Manassas Journal Messenger | Local clergy wait with faith
Conservative Episcopalian congregations in the county and across Northern Virginia are in a “pray-wait-and-see” stance awaiting a London summit to address the confirmation of a gay U.S. bishop.
They expect the primates “to discipline and rebuke” the Episcopal Church of the United States of America, and that those who approved the gay issues to be excluded in the life of the church. They are also hoping that “a realignment” or a “new structure” will be fashioned in North America to accommodate the conservative Anglican churches.
“We expect the primates to take strong action to discipline ECUSA and stand with those of us who are committed to Biblical faith and orthodoxy. We are determined to stay obedient to Jesus Christ,” said the Rev. John Guernsey, rector of the All Saints Episcopal Church in Dale City.
“There is great grief over the terrible decisions (of ECUSA) but there is also a real sense of peace, joy and hope that God is doing something new and significant not just in a tiny denomination but also for his purposes around the world,” he said. The crisis in the Episcopal denomination is “a living out of the global drama” that has seized the Christian church, he said.
Episcopalians who met in Dallas, noted the Rev. David Harper, rector of the Church of the Apostles in Fairfax, expressed “a real sense that business as usual and more of the same is not an option (for the primates). We believe a new structure in North America where we faithful Anglicans can come together in a recognized place” will emerge from the Lambeth summit.
Church leaders told the Potomac News and Manassas Journal Messenger that they do not know what “form and shape the discipline and rebuke” from the primates might impose on ECUSA but some speculated that the decisions on gay issues might be repudiated and that the confirmation of the Rev. V. Gene Robinson as bishop of New Hampshire would be withdrawn.
ECUSA’s General Convention in Minneapolis last July approved the election of Robinson and the blessing of same-sex unions that are now being done by some parishes. Robinson’s elevation to the bishopric will be celebrated in early November.
Despite anger and grief over ECUSA, Episcopalians continue to profess love for their church, which is less than 1 percent of the Protestant church population in the United States and about 3 percent of the total Anglican Communion, said Guernsey.
At All Saints, leaders and members are praying and fasting, even as their “grieving and mourning” move into “a fresh level of prayer and hopefulness of something new and good coming out of the tragedy of Minneapolis,” said Guernsey.
“We’re not obsessed (with the General Convention’s actions), we’re continuing the wonderful life of our congregation,” he told the Potomac News, saying All Saints continues, “in the midst of the church’s crisis and struggle” with its flagship ministries to care for the homeless and the “sexually-broken.”
Guernsey is one of the founding directors of the American Anglican Council, the network of conservative Episcopalians who are calling for faithfulness to Biblical authority on such issues as marriage and family life. His church sent 23 representatives to Dallas.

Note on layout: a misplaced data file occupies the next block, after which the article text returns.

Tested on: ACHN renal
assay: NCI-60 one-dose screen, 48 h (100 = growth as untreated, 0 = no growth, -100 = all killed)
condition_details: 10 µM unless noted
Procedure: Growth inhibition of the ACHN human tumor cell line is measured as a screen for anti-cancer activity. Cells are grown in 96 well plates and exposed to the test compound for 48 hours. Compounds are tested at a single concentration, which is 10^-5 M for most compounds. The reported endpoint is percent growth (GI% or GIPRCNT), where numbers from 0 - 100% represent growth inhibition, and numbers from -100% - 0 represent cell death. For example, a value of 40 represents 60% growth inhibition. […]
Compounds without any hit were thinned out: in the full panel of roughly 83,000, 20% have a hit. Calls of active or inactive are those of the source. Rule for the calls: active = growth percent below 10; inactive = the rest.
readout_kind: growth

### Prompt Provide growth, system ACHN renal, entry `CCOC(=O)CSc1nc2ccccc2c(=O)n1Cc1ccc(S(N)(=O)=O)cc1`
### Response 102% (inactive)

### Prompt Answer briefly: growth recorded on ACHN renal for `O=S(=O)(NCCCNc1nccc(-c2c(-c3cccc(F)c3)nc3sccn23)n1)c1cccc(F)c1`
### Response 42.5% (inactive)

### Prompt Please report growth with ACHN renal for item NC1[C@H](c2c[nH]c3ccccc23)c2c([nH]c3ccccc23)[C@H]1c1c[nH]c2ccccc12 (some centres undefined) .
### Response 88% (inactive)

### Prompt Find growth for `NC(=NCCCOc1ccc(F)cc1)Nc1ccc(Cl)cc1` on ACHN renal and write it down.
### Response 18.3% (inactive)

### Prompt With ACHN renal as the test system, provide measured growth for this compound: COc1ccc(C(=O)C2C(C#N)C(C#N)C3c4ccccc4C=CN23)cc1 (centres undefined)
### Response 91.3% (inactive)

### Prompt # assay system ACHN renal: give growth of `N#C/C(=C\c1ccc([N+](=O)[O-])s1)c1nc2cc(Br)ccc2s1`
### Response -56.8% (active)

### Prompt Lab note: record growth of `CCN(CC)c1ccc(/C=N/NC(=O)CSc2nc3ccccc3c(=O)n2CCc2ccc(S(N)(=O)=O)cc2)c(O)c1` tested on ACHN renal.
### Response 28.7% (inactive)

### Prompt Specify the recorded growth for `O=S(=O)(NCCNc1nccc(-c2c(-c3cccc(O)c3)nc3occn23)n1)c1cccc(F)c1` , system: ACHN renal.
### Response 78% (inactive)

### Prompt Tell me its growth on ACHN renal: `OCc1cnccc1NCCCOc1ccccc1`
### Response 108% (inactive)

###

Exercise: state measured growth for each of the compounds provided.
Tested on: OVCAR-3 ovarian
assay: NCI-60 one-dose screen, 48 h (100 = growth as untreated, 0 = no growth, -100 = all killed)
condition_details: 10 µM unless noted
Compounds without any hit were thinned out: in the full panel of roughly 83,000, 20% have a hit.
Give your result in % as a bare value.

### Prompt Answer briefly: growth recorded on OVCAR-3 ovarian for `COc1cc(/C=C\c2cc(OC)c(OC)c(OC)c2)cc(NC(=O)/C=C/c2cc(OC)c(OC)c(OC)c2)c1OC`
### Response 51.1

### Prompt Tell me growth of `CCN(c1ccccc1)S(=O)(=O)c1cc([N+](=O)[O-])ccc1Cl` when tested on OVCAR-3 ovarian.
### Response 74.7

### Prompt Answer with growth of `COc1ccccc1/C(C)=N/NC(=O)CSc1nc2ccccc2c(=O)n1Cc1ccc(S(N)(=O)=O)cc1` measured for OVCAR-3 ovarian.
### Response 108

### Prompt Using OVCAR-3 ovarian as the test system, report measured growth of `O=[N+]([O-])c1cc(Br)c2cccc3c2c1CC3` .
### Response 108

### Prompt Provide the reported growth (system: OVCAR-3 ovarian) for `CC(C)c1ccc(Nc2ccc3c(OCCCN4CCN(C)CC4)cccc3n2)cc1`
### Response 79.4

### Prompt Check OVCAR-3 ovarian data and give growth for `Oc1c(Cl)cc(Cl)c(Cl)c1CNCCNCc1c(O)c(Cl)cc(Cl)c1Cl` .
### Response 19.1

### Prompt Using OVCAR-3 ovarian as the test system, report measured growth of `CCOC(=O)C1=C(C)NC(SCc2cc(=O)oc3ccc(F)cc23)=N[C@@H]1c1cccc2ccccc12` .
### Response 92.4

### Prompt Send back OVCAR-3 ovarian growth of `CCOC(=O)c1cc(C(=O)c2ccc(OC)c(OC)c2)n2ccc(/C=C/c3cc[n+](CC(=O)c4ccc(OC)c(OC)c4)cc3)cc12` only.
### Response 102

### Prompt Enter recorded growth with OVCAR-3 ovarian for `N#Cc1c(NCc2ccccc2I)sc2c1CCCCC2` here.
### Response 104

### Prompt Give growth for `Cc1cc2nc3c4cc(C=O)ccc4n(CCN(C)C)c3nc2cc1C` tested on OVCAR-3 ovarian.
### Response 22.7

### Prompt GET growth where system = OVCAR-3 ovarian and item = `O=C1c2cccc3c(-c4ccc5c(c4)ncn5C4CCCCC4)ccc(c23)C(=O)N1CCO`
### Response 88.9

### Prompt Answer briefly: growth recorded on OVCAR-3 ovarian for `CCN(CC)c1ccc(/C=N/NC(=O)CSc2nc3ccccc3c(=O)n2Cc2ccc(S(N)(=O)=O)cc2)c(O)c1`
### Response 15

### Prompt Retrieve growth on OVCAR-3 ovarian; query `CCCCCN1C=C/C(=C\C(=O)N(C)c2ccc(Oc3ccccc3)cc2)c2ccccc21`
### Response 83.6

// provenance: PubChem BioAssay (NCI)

Vestry leaders and church members of Christ Our Lord in Woodbridge are closely monitoring developments in London and Richmond, the seat of the Diocese of Virginia. Their rector, the Rev. George Beaven, led his parish’s delegation of six to the Dallas convention.
The crisis in Minneapolis, Beaven said, was “framed around homosexuality, but the real issue at stake is Biblical authority. The national church has crossed a line that many of us cannot go over without compromising the Word of God. The national church has provoked a firestorm.”
He said his congregation is praying for “a peaceful” way out of this crisis. He said damage has been done to the church’s outreach and diocesan missions and programs are “at risk” as financial donations have been withheld.
In Haymarket, the Rev. David Jones, rector of the St. Paul’s Episcopal Church keeps in touch with the AAC and its network of churches, ministers and individual Episcopalians across the country.
He said people refused the church’s literature during the recent Haymarket Day, indicating that “people are turning away from us.”
“I am saddened that the church chose to reject the plain statements of Scripture,” he said, quoting Romans 1:26-27 about God’s disapproval of homosexuality.
Vestry leaders of Woodbridge’s St. Margaret’s who attended the convention are trying to figure out “where we’ll go” if a schism befalls the Episcopal Church, the American branch of the global Anglican Church.
The summit of presiding bishops with the Archbishop of Canterbury Dr. Rowan Williams, at the Lambeth Palace is expected to produce a course of action that may draw inspiration from the AAC’s action document “A Place to Stand” fleshed out last Wednesday in Dallas.
Participants in Dallas, said Guernsey, were encouraged by the groundswell of support from Episcopalian members, seminarians, ministers and by the outreach of fraternal Christians such as Cardinal Joseph Ratzinger who as the emissary of Pope John Paul II wrote to the Dallas conferees urging them to stand together in “unity and a communion of grace.”
Contrary to media reports, there was less talk of “secession” in Dallas, added Harper.” There was instead a passionate reaffirmation of faith shared together.”